Pictures of the Main River in Frankfurt, the Mekong River in Thailand, and Al "The Fish Whistler" Pfiffer.
Guards of the NY MOMA
A photographic site-specific exploration of one of the institutional trademarks of the MoMA, New York, carried out on the first month of the re-opening of the museum in 2005.
Since the Civil Rights Movement, African Americans have been integrated into the operations of America's most prominent Art museums in the role of Museum Guard. The job was seen as a legitimate and respected position in the marginalized black society.
This project asks the question, is there today a community or group of communities that art institutions reach out to for filling this essential role? And what are the new social relationships rising from this institutional practice? Many of the subjects photographed were first generation immigrants from the Dominican Republic, Haiti and other Caribbean nations.
Mask of the Opisthokonta
Thesis presentation at the MIT Media Lab
What if we could speak to a fungus and it could speak back to us?
in this proof of concept prototype, the participant is invited to wear a specially designed mask that uses voice sensors and air extractors to inject CO2 and Microbia into a clear dome that houses a live reishi mushroom mycellieum.
During the two week period when the reishi's fruits begin to bloom and expand, the movement and shape of the reishi fruits will be a factor of how much clean oxygen is available for respiration. the participant is thus able to change the shape of the Reishi fruits (causing them to rise upward) by displacing clean oxygen with co2, the main bi-product of speaking through the mask. in other words, because c02 is heavier than oxygen it will linger at a lower height inside the dome. the reishi's fruit will respond to this stimulus by continually reaching up the more it is spoken to.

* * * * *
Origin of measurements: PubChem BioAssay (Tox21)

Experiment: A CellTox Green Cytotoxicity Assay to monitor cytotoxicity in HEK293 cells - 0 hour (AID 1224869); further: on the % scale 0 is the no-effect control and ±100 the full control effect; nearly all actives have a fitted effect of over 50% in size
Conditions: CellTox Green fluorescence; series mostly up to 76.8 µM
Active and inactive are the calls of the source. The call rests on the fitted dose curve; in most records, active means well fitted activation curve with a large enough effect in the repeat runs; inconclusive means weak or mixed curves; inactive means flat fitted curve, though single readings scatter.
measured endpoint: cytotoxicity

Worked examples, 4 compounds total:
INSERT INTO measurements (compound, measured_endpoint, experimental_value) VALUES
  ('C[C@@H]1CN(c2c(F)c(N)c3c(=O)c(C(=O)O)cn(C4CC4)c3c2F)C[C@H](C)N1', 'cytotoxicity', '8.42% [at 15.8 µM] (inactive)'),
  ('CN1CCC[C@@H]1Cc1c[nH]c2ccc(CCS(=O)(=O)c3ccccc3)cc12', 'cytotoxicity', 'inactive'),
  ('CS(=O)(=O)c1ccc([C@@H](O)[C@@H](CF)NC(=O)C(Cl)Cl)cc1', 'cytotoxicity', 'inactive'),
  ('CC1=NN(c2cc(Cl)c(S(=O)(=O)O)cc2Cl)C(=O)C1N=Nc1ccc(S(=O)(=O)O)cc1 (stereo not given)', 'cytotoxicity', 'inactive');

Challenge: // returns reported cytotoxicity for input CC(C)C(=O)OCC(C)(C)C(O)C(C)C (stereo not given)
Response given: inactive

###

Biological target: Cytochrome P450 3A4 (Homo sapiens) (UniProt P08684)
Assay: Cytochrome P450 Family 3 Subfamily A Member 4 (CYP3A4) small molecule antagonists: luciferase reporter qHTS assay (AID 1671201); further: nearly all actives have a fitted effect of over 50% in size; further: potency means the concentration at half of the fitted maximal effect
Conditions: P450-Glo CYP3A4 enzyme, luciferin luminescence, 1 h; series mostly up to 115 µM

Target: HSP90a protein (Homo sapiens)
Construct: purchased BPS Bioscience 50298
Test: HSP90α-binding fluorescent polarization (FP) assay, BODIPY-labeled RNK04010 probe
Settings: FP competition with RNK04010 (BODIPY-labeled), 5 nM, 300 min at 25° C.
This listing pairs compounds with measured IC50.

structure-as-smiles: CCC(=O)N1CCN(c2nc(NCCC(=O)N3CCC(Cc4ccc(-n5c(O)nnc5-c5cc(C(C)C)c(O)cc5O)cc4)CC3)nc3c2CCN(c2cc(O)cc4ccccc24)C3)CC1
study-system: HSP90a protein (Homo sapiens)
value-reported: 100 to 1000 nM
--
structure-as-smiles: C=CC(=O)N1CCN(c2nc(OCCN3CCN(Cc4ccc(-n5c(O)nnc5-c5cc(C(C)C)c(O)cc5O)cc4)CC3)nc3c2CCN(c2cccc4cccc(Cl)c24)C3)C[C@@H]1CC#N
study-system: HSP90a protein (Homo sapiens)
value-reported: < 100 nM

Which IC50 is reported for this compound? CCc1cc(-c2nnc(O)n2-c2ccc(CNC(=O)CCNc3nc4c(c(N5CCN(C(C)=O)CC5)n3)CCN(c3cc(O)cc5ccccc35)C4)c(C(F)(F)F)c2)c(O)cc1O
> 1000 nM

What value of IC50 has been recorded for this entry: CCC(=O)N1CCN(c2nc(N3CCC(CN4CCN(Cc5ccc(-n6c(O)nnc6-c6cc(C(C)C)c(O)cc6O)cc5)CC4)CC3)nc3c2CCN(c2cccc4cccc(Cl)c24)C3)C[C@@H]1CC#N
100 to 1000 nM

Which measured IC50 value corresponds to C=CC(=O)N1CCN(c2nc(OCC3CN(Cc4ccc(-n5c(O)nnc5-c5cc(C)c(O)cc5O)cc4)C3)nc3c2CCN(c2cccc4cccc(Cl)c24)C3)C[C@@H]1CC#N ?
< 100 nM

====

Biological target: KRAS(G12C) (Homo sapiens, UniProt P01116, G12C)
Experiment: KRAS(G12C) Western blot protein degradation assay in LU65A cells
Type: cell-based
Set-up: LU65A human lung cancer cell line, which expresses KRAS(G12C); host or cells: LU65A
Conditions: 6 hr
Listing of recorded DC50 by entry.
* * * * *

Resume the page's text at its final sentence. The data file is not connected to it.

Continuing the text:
the circular dips and rings in the surface surrounding the mushrooms are filled with Agar gel. They are designed to catch the various types of microbes that are also expelled while speaking. Over time, these surfaces along with the Reishi mycellium itself will become visibly inhabited by fungi and bacteria, demonstrating to the naked eye how humans intervene in the often invisible dispute for territory in the microbial world.
This series of images are the result of several manipulations to make famous historical photographs appear less recognizable by stripping them of their central subjects.
Many important and influential artists have lost their lives to diseases related to the toxicity inherent in their production methods: Yves Klein, Piero Manzoni, Eva Hesse, Nikki de Saint Phalle, Donald Judd and Gordon Matta-Clark.
A great part of the 20th Century was colored by the idea of progress for progress’ sake, growth for growth’s sake. The word tumor in English is also referred to as a growth. Too many times, at the expense of their own health and of those around them modern artists, architects and designers experimented with toxic materials. Pigments, cadmiums, varnishes, photo chemicals, fixatives, plastic polymers and resins; what promoted this negative symbiosis between toxicity and artistic form?
My goal is to bring attention to the fact that there is a diversity of artists whose legacy could inform us how to better understand the road to a future without toxic health risks for arts workers. Art Makes You Sick will begin this mapping by carrying out the first survey and assessment interviews of artist health concerns.